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Back to nature

By Huang Yiming and Liu Xiangrui (China Daily)

09:18, August 31, 2012

Workstation members at Hainan's Yinggeling Natural Reserve trek in the tropical forest as part of a research project. (Huang Yiming / China Daily)

Hainan's Yinggeling Natural Reserve is benefiting from a scientific research and management base built in the biologically diverse tropical forest, report Huang Yiming in Haikou and Liu Xiangrui in Beijing.

Unlike most of her classmates who competed to stay in the cities, Xu Biguo made her way directly from the city to the secluded mountains of Hainan province in 2007.

Xu, 28, is one of 27 college graduates, two with doctorates, who work at Hainan's Yinggeling Natural Reserve and built a scientific research and management base out of virtually nothing over the past five years.

The reserve, located in central Hainan's mountainous region, covers an area of 500 square kilometers.

It is regarded as the "lungs" of the island province, whose two largest rivers originate there. Its biologically diverse tropical forest is the largest of its kind in China.

The Hainan Bureau of Forestry decided to establish a workstation in the reserve and started to recruit graduates from universities around the country in 2007.

Majoring in ornamental horticulture at university, Xu, who found the work not far from her hometown, applied and became one of the six "early arrivals".

"I had worries before I came. And to be honest, I was a little disappointed when I first got here," Xu says. "I expected an office building at least."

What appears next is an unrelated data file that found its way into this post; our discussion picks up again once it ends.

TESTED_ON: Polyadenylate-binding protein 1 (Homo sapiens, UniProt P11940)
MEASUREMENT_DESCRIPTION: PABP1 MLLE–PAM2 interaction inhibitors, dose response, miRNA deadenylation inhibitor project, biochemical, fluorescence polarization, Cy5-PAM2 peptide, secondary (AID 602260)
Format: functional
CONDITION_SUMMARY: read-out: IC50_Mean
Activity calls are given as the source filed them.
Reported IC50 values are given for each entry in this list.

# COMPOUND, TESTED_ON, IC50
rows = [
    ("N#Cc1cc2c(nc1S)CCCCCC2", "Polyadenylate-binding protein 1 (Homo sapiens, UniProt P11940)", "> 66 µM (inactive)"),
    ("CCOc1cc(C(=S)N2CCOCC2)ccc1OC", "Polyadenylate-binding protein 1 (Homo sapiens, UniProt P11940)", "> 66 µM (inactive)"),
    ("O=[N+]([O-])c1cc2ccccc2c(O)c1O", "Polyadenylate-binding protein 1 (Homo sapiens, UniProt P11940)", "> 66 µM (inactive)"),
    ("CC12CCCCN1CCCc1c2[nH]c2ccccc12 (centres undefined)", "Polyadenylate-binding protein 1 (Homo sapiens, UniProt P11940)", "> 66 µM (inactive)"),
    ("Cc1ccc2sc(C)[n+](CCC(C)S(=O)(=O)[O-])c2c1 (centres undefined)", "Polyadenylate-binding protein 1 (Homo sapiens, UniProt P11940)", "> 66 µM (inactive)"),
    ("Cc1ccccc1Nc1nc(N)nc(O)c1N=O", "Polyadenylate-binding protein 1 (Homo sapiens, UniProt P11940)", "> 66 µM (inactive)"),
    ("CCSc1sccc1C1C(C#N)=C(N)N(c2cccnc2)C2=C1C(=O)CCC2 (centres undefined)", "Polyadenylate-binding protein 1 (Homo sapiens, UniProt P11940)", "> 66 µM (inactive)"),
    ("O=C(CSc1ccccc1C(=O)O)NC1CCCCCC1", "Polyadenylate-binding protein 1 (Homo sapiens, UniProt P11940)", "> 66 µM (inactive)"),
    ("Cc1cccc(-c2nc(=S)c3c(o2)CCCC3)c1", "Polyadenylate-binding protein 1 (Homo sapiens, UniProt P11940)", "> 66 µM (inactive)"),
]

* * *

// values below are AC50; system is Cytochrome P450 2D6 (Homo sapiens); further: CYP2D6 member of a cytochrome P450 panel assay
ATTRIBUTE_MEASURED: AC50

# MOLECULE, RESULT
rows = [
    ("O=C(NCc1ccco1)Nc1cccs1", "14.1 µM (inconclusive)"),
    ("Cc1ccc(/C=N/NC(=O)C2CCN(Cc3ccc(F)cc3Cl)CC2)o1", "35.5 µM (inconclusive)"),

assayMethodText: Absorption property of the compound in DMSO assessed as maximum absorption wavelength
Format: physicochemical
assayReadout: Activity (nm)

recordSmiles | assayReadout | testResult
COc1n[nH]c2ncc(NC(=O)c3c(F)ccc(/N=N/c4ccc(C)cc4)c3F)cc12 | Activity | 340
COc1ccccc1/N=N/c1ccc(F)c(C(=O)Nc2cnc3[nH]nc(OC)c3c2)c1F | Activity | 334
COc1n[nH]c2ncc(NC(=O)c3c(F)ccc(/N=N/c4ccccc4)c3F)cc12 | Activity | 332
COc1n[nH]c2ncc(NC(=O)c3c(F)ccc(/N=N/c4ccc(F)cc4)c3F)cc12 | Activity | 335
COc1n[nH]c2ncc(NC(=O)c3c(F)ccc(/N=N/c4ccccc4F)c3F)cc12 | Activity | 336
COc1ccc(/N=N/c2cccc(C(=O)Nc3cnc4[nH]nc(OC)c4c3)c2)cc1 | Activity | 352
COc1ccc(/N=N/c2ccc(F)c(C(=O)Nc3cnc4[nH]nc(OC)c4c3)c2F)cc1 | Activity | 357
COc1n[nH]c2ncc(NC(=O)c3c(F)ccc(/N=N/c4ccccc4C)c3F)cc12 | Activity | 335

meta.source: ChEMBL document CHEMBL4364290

Both the working and living environments were tough in the beginning, Xu recalls.

The station was paid for from the provincial government's allocation fund for the ecological forest in the reserve.

However, due to insufficient funds, there were just two simple dormitories and thatched houses were rented from farmers to provide accommodation.

Xu is responsible for administrative work, but due to a shortage of hands she also prepares food and tents for colleagues and takes care of the facilities.

"I'm the 'housekeeper' and do practically everything," Xu explains.

Average income is less than 2,000 yuan ($315) a month, though Xu earns slightly more because she is senior.

For some young members, living and working in such an environment can mean both physical and mental challenges.

Wang Hesheng, who graduated as an insect classification major, was attracted to the reserve because of its biological diversity, in 2007. The young man often spends days in the forests observing insects.

For him, mosquito and other insect bites, and snake attacks, are common threats in the tropical forests.

One time, when he was recording insects, a snake's head jutted out from behind a branch. He immediately stopped moving, knowing snakes have poor hearing but are sensitive when it comes to smell and movement. He stood still for a minute.

"I was able to get away from the snake safely. But I was scared when I found out that there were leeches on my legs," he says.

"My colleagues are all well disciplined. So I am more nervous if there is rain or a typhoon holding up research teams from returning," says Huang Guochang, the head of the workstation.

"Often there are no phone signals in the mountains when it rains and we lose contact with them."

Isolation is a test for the members as the nearest county town is 30 km away and they may not have TV or even a phone signal.

Xu says female colleagues sometimes complain about homesickness. "Sometimes we joke that we have devoted our youth to Yinggeling."

Compared with colleagues from inland provinces, Xu has an advantage, with her hometown in nearby Qionghai. But she hardly has time to go there.

Xu has met with occasional opposition from her family, who advised her to work in a more convenient place. But Xu confides the five-year plan laid out by the first station head gave her confidence for the future.

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